This civil action involves a dispute over insurance policy which provides coverage for "vandalism or malicious mischief", defined in the policy as " only the willful and malicious damage to or destruction of the property covered."
Research has revealed no Pennsylvania case law discussing the meaning of similar insurance provisions. However, this issue has been addressed by appellate courts in a number of other states. A review of this case law persuades me that, in order to establish coverage under this policy, the plaintiff must prove by a preponderance of the evidence that:
1. An intentional act was done by some known or unknown person;
2. This act was done in conscious or intentional disregard of the rights of others in the property;
3. The act was the proximate cause of damage to the insured property.
While this may not be the universal rule, it is the majority rule and the clear trend in the case law. Quaker City Gun Club v. St. Paul Fire & Marine Ins., C.A. 84-6327, slip op. (E.D. Pa. Mar. 13, 1986); Hogs Unlimited v. Farm Bureau Mutual Insurance Co., Minn. , 401 N.W.2d 381 (Minn. 1987); King v. North River Ins. Co., 278 S.C. 411, 297 S.E.2d 637 (1982); Livaditis v. American Casualty Co. of Reading, PA, 117 Ga. App. 297, 160 S.E.2d 449 (1968). A number of other courts have required plaintiff to show that the damages could be reasonably expected to result from the act. See Louisville & Jefferson Co. v. Travelers Ins. Co., 753 F.2d 533 (6th Cir. 1985); Ditloff v. State Farm Fire & Casualty Co., 225 Neb. 375, 406 N.W.2d 101 (1987); Swedberg v. Battle Creek Mutual Ins. Co., 218 Neb. 447, 356 N.W.2d 456 (1984); Burgess Farms v. New Hampshire Ins. Group, 108 Idaho 831, 702 P.2d 869 (1985); Frontier Lanes v. Canadian Indemnity Co., 26 Wash. App. 342, 613 P.2d 166 (1980). I have no doubt that Pennsylvania, construing any ambiguity in the policy against the insurer, would adopt this rule.
I emphasize that the plaintiff is not required to show any personal malice against the owner of the property. Quaker City Gun Club v. St. Paul Fire & Marine Ins., C.A. 84-6327, slip op. at 5 (E.D. Pa. Mar. 13, 1986); Livaditis v. American Casualty Co. of Reading, PA, 117 Ga. App. 297, 160 S.E.2d 449 S.E. 2d 449 (1968); Cole v. Country Mutual Ins. Co., 5 Ill. App.3d 335, 282 N.E.2d 216 (1972). Nor is the plaintiff required to establish the identity of the specific vandal. Ditloff v. State Farm Fire & Casualty Co., 225 Neb. 375, 406 N.W.2d 101 (1987). Moreover, plaintiff may establish his case through circumstantial evidence. Id. However, as always, the circumstantial evidence must be such that all other possible inferences from the evidence are eliminated. The jury must not be allowed to engage in mere speculation.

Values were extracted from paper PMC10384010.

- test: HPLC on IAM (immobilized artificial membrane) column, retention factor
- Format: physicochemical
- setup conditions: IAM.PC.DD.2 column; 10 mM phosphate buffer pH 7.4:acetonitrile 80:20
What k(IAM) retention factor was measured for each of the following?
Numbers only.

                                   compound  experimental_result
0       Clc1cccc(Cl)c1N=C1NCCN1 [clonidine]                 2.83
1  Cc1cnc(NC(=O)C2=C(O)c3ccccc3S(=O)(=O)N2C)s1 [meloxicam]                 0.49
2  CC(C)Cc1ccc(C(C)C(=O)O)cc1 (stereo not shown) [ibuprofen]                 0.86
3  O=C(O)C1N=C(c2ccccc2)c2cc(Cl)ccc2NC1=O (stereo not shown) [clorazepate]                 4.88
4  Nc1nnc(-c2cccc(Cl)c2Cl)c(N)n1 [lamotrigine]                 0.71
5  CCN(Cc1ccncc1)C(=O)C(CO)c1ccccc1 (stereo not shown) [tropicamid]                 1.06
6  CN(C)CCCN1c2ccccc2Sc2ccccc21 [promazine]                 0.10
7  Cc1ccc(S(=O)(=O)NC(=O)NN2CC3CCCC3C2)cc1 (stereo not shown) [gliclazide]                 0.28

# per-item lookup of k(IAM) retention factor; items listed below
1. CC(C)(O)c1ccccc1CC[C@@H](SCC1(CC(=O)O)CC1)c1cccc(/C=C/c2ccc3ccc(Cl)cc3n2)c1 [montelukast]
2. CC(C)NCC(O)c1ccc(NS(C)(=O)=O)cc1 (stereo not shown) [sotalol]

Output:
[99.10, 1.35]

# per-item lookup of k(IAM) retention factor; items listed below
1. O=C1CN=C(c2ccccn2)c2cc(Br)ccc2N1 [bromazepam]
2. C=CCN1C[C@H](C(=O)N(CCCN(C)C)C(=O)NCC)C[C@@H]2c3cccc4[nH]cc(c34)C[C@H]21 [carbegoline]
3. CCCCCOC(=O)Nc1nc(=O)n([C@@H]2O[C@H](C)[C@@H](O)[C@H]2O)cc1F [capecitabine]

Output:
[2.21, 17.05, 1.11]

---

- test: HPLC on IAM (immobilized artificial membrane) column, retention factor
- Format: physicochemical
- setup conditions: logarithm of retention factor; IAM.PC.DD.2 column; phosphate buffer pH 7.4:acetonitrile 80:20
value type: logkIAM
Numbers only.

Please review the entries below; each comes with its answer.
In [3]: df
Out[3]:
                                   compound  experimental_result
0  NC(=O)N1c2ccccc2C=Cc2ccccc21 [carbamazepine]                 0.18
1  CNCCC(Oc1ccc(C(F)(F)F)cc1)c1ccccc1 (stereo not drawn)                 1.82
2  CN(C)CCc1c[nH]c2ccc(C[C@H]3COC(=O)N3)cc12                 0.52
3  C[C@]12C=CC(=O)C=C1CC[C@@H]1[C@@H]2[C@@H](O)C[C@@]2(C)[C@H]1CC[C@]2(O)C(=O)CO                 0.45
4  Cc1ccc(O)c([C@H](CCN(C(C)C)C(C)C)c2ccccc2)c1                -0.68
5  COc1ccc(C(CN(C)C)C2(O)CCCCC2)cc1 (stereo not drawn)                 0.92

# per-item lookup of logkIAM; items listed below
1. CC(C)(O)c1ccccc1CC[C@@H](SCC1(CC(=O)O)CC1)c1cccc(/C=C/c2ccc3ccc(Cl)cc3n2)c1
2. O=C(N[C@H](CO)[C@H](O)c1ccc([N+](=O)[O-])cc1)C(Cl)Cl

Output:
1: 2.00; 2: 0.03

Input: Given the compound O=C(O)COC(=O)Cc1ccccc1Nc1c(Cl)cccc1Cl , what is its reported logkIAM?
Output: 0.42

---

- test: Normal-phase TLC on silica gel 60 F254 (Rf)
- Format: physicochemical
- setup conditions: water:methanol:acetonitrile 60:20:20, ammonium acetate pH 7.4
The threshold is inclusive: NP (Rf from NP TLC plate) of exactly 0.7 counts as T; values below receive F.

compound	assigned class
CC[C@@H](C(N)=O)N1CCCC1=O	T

I note two cases which are directly on point. In King v. North River Ins. Co., 278 S.C. 411, 297 S.E.2d 637 (1982), plaintiff sought recovery under an identical policy provision for damage to his property when the roof collapsed under the weight of rain water. The drainspouts had been clogged by beer cans and bottles which had been thrown onto the roof by unknown persons. The Supreme Court, requiring the plaintiff to establish that the vandal acted with conscious or intentional disregard of the rights of another, found enough evidence to go to the jury.
However, in Frontier Lanes v. Canadian Indemnity Co., 26 Wash. App. 342, 613 P.2d 166 (1980), the court held under identical facts that there was not enough evidence to sustain a verdict for the plaintiff. Under either the definition of wilfull and malicious, or under a theory of causation, proof that the bottles had been thrown onto the roof and had, by chance, found their way into the drainpipe was not sufficient to establish a right to recover.
I am persuaded that Frontier Lanes produces the better result. However, the facts in the present case are distinguishable. Plaintiff alleges that the tennis balls were actually placed in the drain spout by the vandals. This distinction would, if proven, justify a verdict for the plaintiff.
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